AccessLine Communications, which last fall became a division of Telanetix, Inc., this month announced the launch of a new combined business phone system-and -service package, the AccessLine Digital Phone Service—which is being offered at a discounted price to members of the warehouse retailer Costco.
According to Kent Hellebust, AccessLine’s chief marketing officer, what really makes the new solution stand out is the fact that it’s a combined offering. “It is a combination of a business phone system with the phone service lines to use with the system—it’s for small businesses who need between two and eight business lines,” he says. “They have the option of two different phone systems: a home office system that has just two business lines associated with it and up to six phones—and a small office phone system that has, variably, between two and eight business lines and up to 24 phone stations.”
The aim, Hellebust says, is ease of use—and ease of deployment. “What happens is, within seven to 10 business days from the time someone buys this online, they receive a package in the mail that includes the phone system and phones that they’ve ordered, they basically plug the phone system into their router, they plug the phones into their phone system, they wait for the little green light to go on—and they’re making phone calls,” he says. “It’s a 15-minute install.”
And for the company’s target market, Hellebust says, that’s a great selling point. “None of the customers that we’re selling to have got an IT manager on staff—we’re talking fewer than 10 employees,” he says. “Typically, we’re talking to the business decision maker: a lawyer or a plumber or a doctor’s office manager or whoever, none of whom are technologists… they want to make a decision, they want it to work, and they want to get on with things and make money.”
To make the offering more attractive to small businesses, the purchase price of the equipment is spread out over 12 months, and the first year of service includes two free lines. “So if they’re buying the home office system, which only has two lines, they’re effectively getting business phone service for free for the first year, for the cost of a monthly installment plan for the equipment,” Hellebust says.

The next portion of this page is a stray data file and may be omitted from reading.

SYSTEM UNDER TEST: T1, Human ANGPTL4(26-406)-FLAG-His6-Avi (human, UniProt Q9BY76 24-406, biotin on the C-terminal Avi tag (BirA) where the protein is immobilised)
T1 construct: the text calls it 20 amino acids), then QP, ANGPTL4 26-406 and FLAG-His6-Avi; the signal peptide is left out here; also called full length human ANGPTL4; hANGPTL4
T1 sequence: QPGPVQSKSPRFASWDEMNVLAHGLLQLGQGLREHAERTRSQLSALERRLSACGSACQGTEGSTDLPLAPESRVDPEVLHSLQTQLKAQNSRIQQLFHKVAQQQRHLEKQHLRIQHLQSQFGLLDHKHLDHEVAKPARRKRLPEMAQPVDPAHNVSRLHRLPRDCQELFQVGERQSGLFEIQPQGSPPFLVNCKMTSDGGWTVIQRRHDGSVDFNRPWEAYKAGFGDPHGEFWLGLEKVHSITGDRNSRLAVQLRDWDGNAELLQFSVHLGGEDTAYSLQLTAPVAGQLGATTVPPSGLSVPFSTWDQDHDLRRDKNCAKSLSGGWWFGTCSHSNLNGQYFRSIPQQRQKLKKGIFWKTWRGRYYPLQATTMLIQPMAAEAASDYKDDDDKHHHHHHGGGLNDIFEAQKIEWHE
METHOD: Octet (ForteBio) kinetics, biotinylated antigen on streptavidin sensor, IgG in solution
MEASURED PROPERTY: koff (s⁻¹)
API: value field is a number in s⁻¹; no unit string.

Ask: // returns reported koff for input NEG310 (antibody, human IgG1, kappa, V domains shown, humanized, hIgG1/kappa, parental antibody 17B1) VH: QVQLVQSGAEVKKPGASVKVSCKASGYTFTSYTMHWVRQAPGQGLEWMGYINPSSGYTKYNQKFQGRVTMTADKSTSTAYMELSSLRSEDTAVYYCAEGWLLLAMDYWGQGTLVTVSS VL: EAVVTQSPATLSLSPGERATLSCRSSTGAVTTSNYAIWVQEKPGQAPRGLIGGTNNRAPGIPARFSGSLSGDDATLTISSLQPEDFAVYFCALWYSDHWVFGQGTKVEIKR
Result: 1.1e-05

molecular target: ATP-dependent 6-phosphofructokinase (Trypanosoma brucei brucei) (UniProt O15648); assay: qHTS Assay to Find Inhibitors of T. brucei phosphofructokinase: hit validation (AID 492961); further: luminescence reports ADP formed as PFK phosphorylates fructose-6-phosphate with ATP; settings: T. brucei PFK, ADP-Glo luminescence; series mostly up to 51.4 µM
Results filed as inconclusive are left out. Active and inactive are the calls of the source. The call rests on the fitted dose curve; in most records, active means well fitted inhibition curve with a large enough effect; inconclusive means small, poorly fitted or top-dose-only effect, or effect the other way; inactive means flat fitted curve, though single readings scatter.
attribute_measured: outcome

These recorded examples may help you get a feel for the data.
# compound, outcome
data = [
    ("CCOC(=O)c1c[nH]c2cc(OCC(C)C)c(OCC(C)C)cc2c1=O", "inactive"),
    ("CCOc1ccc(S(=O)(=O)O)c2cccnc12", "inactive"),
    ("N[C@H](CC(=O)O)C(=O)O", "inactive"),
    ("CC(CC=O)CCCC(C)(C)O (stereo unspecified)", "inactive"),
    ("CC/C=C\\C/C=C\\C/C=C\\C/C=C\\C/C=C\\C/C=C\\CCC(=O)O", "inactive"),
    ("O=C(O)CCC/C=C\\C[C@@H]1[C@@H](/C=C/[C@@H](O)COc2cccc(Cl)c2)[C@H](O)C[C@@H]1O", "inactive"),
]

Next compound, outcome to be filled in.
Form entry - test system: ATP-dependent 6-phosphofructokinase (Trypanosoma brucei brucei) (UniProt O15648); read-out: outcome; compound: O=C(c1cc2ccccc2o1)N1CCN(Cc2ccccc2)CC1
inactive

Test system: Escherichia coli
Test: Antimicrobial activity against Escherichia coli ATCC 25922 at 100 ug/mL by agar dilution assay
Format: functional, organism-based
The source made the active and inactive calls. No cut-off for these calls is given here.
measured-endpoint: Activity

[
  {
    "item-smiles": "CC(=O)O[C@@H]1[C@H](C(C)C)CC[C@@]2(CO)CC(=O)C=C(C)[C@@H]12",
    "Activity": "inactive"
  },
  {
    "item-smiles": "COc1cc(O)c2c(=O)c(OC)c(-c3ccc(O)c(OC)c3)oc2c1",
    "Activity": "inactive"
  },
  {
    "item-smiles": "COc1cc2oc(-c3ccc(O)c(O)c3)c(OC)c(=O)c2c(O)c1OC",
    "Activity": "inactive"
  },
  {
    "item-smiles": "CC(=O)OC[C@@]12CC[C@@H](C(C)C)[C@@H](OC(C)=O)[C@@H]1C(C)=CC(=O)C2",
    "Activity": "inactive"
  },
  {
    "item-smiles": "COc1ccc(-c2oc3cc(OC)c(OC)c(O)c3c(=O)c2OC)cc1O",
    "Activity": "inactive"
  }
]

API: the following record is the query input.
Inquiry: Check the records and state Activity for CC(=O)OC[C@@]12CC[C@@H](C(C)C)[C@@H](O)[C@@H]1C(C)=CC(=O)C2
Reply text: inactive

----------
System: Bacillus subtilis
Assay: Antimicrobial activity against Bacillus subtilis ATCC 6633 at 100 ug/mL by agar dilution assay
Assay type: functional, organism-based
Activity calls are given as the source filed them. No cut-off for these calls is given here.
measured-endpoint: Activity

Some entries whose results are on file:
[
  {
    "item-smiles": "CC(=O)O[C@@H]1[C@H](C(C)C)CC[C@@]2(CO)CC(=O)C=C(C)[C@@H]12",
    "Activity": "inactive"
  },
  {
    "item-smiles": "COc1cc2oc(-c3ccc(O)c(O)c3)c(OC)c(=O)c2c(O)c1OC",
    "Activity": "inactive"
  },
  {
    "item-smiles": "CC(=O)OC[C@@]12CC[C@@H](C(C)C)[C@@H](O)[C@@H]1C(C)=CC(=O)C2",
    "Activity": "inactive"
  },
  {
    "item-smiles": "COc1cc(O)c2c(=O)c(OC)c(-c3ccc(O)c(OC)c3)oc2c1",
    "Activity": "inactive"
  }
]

If purchased directly from AccessLine, the monthly fee for those first 12 months starts at $90.98. Pricing for Costco members varies according to membership level: Gold Star and Business members pay $88.98 a month, while Executive members pay $78.98.
After the first year of free service, direct AccessLine customers pay $34.99 per line per month for unlimited local service and 1,500 minutes of long distance service per line, while Costco’s Gold Star and Business members pay $29.99 per month, and Executive members pay $24.99 per month.
And Hellebust says most customers, inevitably, are picking the solution up through Costco. “As you can imagine, Costco is a great channel—so the majority of what we’re currently selling is not at our own retail pricing: it’s to Costco membership,” he says.
Hellebust is quick to point out that there is another VoIP phone system available from Costco: the retailer also offers a system from Syspine, powered by Microsoft Response Point software—for $1,799.99. “That’s a bit of a road bump for small businesses… and it doesn’t include phone service,” he says.
Working with Costco
The AccessLine Digital Phone Service isn’t the start of the company’s relationship with Costco—AccessLine has been marketing add-on telephony services, including toll-free numbers, conference calling, auto-attendants, and voicemail, through Costco for the past seven years or so. “These were simple, basic applications… we were not replacing the LEC or the primary carrier for a business: we were just adding other bits of telephony value,” Hellebust says.
Having that pre-established relationship with Costco made it much easier, Hellebust says, to persuade the retailer to consider the new offering—though he says Costco was still concerned about the reliability of the VoIP service itself. “We said, part of it is that we have our own network—and part of it is that we put customers through a much more rigorous pre-screen… we pre-qualify their broadband connection,” he says. “We ping it, we run tests on it, and we tell them whether they’re going to have enough bandwidth to have a good quality experience. We have very strict thresholds for bandwidth capacity, and if they don’t currently have a circuit that meets those, we won’t sell to them.”
Looking ahead, Hellebust says he’s optimistic about the prospects for the offering. “If we are successful, I think it’s arguable that we will be the first carrier who’s successful going to this business segment through a mass retailer, because it’s not something that has worked for our competition,” he says. “It’s a question of how you put it together… and we think we’ve done enough to create differentiation there that it’s going to be good to us for a number of years going forward.”